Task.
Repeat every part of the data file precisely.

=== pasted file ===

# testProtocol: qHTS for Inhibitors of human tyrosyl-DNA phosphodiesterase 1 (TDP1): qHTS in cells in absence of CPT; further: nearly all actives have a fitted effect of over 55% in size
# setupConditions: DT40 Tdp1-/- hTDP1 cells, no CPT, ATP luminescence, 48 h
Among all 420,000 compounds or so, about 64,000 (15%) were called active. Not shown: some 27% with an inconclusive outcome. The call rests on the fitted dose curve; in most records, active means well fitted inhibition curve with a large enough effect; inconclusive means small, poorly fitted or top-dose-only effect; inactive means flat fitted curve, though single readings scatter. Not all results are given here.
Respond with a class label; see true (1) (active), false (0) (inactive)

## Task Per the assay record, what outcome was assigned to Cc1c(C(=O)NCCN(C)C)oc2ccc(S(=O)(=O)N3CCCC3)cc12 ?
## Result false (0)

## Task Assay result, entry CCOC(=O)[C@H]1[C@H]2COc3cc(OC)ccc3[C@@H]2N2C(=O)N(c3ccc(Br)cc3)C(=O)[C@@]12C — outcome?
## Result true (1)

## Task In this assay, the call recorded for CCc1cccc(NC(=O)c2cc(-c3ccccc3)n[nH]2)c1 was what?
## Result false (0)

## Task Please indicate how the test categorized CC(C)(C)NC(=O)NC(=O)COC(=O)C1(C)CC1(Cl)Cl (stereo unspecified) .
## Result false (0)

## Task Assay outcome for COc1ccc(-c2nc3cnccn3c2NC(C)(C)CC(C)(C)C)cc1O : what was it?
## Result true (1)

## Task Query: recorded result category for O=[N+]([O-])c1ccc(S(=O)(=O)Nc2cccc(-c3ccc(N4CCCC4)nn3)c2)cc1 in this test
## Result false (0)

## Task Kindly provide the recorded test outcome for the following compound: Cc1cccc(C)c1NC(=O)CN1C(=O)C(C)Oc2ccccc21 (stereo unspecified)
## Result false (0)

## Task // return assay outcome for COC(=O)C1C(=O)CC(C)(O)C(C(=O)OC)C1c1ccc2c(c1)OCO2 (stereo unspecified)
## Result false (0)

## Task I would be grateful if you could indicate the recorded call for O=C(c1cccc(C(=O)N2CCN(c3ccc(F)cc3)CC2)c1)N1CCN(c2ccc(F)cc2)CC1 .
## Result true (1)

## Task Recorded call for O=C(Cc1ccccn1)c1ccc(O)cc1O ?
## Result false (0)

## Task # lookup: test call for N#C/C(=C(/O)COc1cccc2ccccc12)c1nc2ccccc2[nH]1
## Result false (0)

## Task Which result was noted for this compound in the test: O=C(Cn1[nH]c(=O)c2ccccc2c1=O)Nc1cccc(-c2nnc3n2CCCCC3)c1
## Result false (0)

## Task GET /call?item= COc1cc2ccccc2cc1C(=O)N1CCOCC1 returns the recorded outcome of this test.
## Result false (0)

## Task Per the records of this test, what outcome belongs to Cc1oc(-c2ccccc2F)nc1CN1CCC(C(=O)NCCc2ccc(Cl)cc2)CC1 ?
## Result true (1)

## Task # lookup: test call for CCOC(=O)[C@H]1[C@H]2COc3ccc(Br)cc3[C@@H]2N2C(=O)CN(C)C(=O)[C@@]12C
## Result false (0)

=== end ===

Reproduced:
# testProtocol: qHTS for Inhibitors of human tyrosyl-DNA phosphodiesterase 1 (TDP1): qHTS in cells in absence of CPT; further: nearly all actives have a fitted effect of over 55% in size
# setupConditions: DT40 Tdp1-/- hTDP1 cells, no CPT, ATP luminescence, 48 h
Among all 420,000 compounds or so, about 64,000 (15%) were called active. Not shown: some 27% with an inconclusive outcome. The call rests on the fitted dose curve; in most records, active means well fitted inhibition curve with a large enough effect; inconclusive means small, poorly fitted or top-dose-only effect; inactive means flat fitted curve, though single readings scatter. Not all results are given here.
Respond with a class label; see true (1) (active), false (0) (inactive)

## Task Per the assay record, what outcome was assigned to Cc1c(C(=O)NCCN(C)C)oc2ccc(S(=O)(=O)N3CCCC3)cc12 ?
## Result false (0)

## Task Assay result, entry CCOC(=O)[C@H]1[C@H]2COc3cc(OC)ccc3[C@@H]2N2C(=O)N(c3ccc(Br)cc3)C(=O)[C@@]12C — outcome?
## Result true (1)

## Task In this assay, the call recorded for CCc1cccc(NC(=O)c2cc(-c3ccccc3)n[nH]2)c1 was what?
## Result false (0)

## Task Please indicate how the test categorized CC(C)(C)NC(=O)NC(=O)COC(=O)C1(C)CC1(Cl)Cl (stereo unspecified) .
## Result false (0)

## Task Assay outcome for COc1ccc(-c2nc3cnccn3c2NC(C)(C)CC(C)(C)C)cc1O : what was it?
## Result true (1)

## Task Query: recorded result category for O=[N+]([O-])c1ccc(S(=O)(=O)Nc2cccc(-c3ccc(N4CCCC4)nn3)c2)cc1 in this test
## Result false (0)

## Task Kindly provide the recorded test outcome for the following compound: Cc1cccc(C)c1NC(=O)CN1C(=O)C(C)Oc2ccccc21 (stereo unspecified)
## Result false (0)

## Task // return assay outcome for COC(=O)C1C(=O)CC(C)(O)C(C(=O)OC)C1c1ccc2c(c1)OCO2 (stereo unspecified)
## Result false (0)

## Task I would be grateful if you could indicate the recorded call for O=C(c1cccc(C(=O)N2CCN(c3ccc(F)cc3)CC2)c1)N1CCN(c2ccc(F)cc2)CC1 .
## Result true (1)

## Task Recorded call for O=C(Cc1ccccn1)c1ccc(O)cc1O ?
## Result false (0)

## Task # lookup: test call for N#C/C(=C(/O)COc1cccc2ccccc12)c1nc2ccccc2[nH]1
## Result false (0)

## Task Which result was noted for this compound in the test: O=C(Cn1[nH]c(=O)c2ccccc2c1=O)Nc1cccc(-c2nnc3n2CCCCC3)c1
## Result false (0)

## Task GET /call?item= COc1cc2ccccc2cc1C(=O)N1CCOCC1 returns the recorded outcome of this test.
## Result false (0)

## Task Per the records of this test, what outcome belongs to Cc1oc(-c2ccccc2F)nc1CN1CCC(C(=O)NCCc2ccc(Cl)cc2)CC1 ?
## Result true (1)

## Task # lookup: test call for CCOC(=O)[C@H]1[C@H]2COc3ccc(Br)cc3[C@@H]2N2C(=O)CN(C)C(=O)[C@@]12C
## Result false (0)